Objectives: The aim of the present study was to examine the effect of massage on nausea, anxiety, and depression in patients with breast cancer undergoing chemotherapy.
Design: This work was a single-center, prospective, randomized, controlled trial.
Settings/location: This study was conducted in an oncology clinic, in a hospital in southwestern Sweden.
Subjects: Thirty-nine (39) women (mean age = 51.8) with breast cancer undergoing chemotherapy were enrolled.
Interventions: The patients were randomly assigned to a massage therapy group (20 minutes of massage on five occasions) or a control group (five 20-minute visits).
Outcome measures: All patients recorded nausea and anxiety on the Visual Analogue Scale before and after each intervention. They also completed the Hospital Anxiety and Depression Scale.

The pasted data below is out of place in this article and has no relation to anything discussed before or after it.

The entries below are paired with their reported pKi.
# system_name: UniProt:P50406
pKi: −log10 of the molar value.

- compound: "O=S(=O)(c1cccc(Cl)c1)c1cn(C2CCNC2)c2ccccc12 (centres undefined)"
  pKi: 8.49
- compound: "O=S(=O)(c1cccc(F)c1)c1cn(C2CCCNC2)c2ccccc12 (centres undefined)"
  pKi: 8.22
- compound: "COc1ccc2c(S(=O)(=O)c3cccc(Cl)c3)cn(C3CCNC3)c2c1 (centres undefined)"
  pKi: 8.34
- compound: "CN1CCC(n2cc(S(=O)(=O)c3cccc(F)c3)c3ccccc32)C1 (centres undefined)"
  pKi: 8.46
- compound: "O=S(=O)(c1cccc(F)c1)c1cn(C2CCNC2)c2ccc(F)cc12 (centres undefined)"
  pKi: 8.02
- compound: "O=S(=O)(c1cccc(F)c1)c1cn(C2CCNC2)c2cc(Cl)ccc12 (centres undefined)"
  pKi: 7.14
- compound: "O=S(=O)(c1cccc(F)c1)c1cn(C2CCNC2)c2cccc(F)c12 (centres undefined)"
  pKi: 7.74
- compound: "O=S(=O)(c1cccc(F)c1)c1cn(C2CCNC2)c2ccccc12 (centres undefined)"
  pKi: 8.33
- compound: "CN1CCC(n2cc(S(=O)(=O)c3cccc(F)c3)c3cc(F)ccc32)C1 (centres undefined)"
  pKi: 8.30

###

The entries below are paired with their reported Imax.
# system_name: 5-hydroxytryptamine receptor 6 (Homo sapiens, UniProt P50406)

Results: Massage treatment significantly reduced nausea compared with control treatment (p = 0.025) when improvement was measured as a percentage of the five treatment periods. Differences in anxiety and depression between the two treatment regimes could not be statistically demonstrated.
Conclusions: This study complements previous studies on the effect of massage and supports the conclusion that massage reduces nausea in these patients.